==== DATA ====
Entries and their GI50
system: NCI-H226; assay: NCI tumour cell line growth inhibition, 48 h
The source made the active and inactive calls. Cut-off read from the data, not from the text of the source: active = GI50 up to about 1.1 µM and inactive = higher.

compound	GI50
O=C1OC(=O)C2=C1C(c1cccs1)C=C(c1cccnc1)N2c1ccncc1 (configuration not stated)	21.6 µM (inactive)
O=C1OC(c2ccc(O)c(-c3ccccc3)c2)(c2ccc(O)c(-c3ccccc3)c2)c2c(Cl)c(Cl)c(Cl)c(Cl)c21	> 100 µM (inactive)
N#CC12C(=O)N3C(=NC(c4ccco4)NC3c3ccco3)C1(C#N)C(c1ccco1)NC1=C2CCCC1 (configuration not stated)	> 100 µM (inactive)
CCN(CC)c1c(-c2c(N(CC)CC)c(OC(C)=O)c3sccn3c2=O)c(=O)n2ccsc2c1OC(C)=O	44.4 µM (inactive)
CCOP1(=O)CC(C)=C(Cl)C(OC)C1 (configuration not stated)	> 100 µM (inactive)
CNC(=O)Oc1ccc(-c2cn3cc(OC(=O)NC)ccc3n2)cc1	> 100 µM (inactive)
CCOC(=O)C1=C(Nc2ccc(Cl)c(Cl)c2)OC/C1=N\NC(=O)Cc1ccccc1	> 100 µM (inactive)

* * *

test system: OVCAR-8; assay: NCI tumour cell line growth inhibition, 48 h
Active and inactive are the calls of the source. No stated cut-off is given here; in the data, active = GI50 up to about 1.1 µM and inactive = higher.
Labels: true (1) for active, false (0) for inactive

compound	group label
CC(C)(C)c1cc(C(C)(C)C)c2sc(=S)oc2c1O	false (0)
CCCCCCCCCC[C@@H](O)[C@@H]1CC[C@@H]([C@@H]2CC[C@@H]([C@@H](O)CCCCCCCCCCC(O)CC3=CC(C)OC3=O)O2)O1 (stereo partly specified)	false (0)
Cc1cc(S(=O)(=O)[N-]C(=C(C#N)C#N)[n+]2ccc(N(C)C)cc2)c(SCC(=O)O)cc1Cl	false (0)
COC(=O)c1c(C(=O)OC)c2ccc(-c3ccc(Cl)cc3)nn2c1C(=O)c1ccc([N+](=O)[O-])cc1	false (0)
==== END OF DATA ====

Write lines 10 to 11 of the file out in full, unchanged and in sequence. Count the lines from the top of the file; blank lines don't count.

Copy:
CNC(=O)Oc1ccc(-c2cn3cc(OC(=O)NC)ccc3n2)cc1	> 100 µM (inactive)
CCOC(=O)C1=C(Nc2ccc(Cl)c(Cl)c2)OC/C1=N\NC(=O)Cc1ccccc1	> 100 µM (inactive)